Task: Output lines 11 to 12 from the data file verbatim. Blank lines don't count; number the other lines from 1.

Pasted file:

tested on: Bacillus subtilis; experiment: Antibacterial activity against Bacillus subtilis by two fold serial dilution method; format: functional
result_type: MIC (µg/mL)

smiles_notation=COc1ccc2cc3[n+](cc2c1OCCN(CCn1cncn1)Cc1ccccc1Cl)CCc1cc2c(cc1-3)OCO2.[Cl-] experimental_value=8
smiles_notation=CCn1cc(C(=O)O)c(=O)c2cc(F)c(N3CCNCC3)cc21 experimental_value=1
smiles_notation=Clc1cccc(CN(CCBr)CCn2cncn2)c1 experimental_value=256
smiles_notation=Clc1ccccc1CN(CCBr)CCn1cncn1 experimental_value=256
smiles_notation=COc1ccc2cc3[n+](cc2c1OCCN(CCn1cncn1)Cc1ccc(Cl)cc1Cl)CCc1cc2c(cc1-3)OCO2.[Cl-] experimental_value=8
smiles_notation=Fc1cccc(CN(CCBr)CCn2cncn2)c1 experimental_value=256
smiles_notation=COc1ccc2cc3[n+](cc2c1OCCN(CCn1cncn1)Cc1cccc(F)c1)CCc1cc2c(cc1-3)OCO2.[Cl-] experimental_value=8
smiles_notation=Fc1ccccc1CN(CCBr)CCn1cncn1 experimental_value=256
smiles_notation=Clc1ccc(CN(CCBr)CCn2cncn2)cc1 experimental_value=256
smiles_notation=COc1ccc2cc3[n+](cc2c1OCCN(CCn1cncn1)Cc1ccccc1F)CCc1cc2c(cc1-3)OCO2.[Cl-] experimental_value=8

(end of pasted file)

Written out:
smiles_notation=Clc1ccc(CN(CCBr)CCn2cncn2)cc1 experimental_value=256
smiles_notation=COc1ccc2cc3[n+](cc2c1OCCN(CCn1cncn1)Cc1ccccc1F)CCc1cc2c(cc1-3)OCO2.[Cl-] experimental_value=8